Lighting Controls: Biggest Specification Challenges

By Chris Matt, Managing Editor - Print & E-Media  
OTHER PARTS OF THIS ARTICLEPt. 1: Why Are Managers Specifying Lighting Controls?Pt. 2: This PagePt. 3: Lighting-Control Retrofits: Wireless Technology Lowers Project CostPt. 4: Lighting Controls: Commissioning, Training CriticalPt. 5: Lighting Controls: Take Advantage of Rebates, Tax DeductionsPt. 6: The Role of Lighting Controls in Demand ResponsePt. 7: PRODUCT FOCUS: Lighting Controls

From occupancy sensors and control panels to daylight harvesting and dimming strategies, specifying controls can be a significant challenge for managers. The range of issues managers must consider include:

  • the hours of the day occupants are in the space
  • whether the space remains occupied or if occupants come and go
  • the activities taking place in the space
  • the individuals to whom managers grant access to controls.

Manufacturers also stress the importance of sorting through the different technologies and resulting performance claims, collecting as much information as possible to make the most informed decision.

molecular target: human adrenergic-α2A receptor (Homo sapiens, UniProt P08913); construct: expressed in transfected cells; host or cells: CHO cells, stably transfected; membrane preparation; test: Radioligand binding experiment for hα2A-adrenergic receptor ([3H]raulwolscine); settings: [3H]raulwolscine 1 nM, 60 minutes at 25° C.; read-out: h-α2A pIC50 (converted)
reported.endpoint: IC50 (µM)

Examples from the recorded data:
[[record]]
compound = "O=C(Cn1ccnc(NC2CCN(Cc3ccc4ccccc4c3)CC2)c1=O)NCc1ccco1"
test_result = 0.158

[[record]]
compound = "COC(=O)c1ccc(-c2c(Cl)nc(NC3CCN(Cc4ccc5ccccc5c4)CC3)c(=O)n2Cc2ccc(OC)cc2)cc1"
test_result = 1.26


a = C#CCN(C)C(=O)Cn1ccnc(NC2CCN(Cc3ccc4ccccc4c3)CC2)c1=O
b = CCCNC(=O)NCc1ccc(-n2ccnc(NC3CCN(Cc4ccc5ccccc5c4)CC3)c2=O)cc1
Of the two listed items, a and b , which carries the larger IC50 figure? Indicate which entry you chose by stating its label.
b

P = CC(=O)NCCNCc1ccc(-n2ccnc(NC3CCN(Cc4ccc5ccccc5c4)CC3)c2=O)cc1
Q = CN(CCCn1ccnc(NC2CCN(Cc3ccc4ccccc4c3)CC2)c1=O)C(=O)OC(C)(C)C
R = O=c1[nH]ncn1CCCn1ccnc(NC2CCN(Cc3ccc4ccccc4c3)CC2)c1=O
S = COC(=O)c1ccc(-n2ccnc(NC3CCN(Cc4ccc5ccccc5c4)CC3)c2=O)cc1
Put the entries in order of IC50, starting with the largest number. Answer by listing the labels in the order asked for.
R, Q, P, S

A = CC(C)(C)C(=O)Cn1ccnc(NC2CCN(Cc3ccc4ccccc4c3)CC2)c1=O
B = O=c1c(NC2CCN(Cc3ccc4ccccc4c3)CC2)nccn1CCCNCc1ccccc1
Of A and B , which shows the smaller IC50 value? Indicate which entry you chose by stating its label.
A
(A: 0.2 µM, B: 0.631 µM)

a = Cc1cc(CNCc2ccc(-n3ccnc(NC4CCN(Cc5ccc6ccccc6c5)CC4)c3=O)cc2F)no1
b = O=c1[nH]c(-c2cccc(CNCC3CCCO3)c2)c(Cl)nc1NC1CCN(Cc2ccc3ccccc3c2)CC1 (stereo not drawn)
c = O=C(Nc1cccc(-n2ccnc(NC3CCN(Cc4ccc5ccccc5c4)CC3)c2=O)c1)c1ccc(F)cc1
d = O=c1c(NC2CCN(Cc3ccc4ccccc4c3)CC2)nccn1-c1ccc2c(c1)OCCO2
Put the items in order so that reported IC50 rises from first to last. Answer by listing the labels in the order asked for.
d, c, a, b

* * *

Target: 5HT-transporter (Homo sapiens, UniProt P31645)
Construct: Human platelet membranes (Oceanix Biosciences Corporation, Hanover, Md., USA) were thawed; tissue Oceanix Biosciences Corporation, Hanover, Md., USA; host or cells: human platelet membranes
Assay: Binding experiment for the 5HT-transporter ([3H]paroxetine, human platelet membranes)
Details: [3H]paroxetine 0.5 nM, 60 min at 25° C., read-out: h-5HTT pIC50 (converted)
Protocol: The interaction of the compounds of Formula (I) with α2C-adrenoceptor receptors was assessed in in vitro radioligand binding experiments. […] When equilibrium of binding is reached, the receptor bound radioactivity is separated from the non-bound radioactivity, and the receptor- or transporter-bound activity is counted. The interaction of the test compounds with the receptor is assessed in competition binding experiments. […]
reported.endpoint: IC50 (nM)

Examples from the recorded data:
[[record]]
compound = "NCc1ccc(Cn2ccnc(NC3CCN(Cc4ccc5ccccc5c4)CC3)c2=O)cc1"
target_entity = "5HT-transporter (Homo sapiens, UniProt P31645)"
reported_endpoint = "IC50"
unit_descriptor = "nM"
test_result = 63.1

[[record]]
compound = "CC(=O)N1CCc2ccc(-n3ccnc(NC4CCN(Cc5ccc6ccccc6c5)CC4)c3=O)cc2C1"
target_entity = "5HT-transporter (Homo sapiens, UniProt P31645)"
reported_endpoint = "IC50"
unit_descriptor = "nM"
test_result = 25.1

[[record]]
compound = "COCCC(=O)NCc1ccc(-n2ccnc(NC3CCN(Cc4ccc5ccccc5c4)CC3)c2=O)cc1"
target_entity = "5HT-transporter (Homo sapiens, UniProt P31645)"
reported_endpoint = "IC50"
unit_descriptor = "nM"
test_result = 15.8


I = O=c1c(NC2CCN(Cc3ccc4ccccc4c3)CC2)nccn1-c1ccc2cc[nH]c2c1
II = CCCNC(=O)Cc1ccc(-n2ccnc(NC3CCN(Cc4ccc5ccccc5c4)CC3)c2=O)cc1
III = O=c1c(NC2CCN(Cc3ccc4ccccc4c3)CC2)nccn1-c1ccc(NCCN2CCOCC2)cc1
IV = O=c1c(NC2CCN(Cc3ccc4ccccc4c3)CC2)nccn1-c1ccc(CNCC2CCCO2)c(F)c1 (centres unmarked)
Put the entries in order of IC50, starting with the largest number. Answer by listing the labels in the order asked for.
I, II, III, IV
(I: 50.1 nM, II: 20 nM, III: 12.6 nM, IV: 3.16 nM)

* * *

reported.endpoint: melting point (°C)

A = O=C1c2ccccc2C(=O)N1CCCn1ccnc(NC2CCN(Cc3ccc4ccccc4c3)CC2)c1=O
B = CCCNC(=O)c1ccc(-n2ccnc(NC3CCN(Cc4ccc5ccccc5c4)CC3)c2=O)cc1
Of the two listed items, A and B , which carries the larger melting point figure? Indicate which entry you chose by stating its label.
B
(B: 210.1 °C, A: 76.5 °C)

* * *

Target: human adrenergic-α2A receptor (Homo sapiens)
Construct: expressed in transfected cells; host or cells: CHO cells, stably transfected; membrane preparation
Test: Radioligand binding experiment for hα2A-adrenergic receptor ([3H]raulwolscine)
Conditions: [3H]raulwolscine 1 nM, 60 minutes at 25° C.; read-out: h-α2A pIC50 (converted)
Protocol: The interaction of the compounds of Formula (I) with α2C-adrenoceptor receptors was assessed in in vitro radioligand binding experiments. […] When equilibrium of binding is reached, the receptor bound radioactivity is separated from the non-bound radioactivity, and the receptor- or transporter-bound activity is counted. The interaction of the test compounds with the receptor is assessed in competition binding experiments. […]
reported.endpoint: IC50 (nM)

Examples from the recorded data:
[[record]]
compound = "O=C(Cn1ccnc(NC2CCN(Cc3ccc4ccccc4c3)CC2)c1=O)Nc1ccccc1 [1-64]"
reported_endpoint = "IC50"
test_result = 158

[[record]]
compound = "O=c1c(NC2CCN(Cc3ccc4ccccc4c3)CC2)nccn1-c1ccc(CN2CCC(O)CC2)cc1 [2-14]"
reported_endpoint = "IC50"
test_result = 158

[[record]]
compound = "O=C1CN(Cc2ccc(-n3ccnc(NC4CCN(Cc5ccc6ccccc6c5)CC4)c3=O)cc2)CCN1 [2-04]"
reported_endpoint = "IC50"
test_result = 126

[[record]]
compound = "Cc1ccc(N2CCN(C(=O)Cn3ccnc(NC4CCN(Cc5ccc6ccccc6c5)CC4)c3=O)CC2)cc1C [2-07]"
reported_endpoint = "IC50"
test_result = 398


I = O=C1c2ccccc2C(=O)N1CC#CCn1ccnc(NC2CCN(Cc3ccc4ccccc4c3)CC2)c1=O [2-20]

"There's a lot of misinformation in the market," says Terry Mocherniak, CEO of Encelium Technologies. "A lot of people get turned off from technology like occupancy sensors because they've had them installed in their building, and they weren't properly commissioned or installed. It's not a function of the technology not working. It's a function of poor integrators or installers misapplying them."

When deciding which controls to specify, managers need to think beyond one or two applications, considering the way one decision will affect expanding lighting-control needs for the facility down the road.

"You want to make sure you use controls that are scalable, so a facility manager can start with a single room and install controls like occupancy sensing and daylight harvesting," says Michael Jouaneh, marketing manager with Lutron Electronics Co. Inc. "But if they want to expand that to a floor, are these controls able to talk with each other?"

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  posted on 3/31/2010   Article Use Policy

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